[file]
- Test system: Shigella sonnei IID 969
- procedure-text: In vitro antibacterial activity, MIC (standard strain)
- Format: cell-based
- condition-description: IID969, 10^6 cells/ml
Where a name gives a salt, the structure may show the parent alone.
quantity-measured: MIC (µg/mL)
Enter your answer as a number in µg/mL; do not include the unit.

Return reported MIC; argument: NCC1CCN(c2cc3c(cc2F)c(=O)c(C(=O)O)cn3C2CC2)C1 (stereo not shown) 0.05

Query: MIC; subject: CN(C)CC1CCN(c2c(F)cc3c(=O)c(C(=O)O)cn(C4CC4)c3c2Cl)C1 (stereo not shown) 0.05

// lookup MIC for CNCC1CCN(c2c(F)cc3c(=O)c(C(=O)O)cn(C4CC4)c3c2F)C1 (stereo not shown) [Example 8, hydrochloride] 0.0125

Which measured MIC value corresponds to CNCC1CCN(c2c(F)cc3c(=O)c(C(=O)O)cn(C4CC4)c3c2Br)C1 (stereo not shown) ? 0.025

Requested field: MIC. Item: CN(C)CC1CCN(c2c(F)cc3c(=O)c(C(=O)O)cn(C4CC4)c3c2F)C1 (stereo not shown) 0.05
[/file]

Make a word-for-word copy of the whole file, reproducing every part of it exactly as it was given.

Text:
- Test system: Shigella sonnei IID 969
- procedure-text: In vitro antibacterial activity, MIC (standard strain)
- Format: cell-based
- condition-description: IID969, 10^6 cells/ml
Where a name gives a salt, the structure may show the parent alone.
quantity-measured: MIC (µg/mL)
Enter your answer as a number in µg/mL; do not include the unit.

Return reported MIC; argument: NCC1CCN(c2cc3c(cc2F)c(=O)c(C(=O)O)cn3C2CC2)C1 (stereo not shown) 0.05

Query: MIC; subject: CN(C)CC1CCN(c2c(F)cc3c(=O)c(C(=O)O)cn(C4CC4)c3c2Cl)C1 (stereo not shown) 0.05

// lookup MIC for CNCC1CCN(c2c(F)cc3c(=O)c(C(=O)O)cn(C4CC4)c3c2F)C1 (stereo not shown) [Example 8, hydrochloride] 0.0125

Which measured MIC value corresponds to CNCC1CCN(c2c(F)cc3c(=O)c(C(=O)O)cn(C4CC4)c3c2Br)C1 (stereo not shown) ? 0.025

Requested field: MIC. Item: CN(C)CC1CCN(c2c(F)cc3c(=O)c(C(=O)O)cn(C4CC4)c3c2F)C1 (stereo not shown) 0.05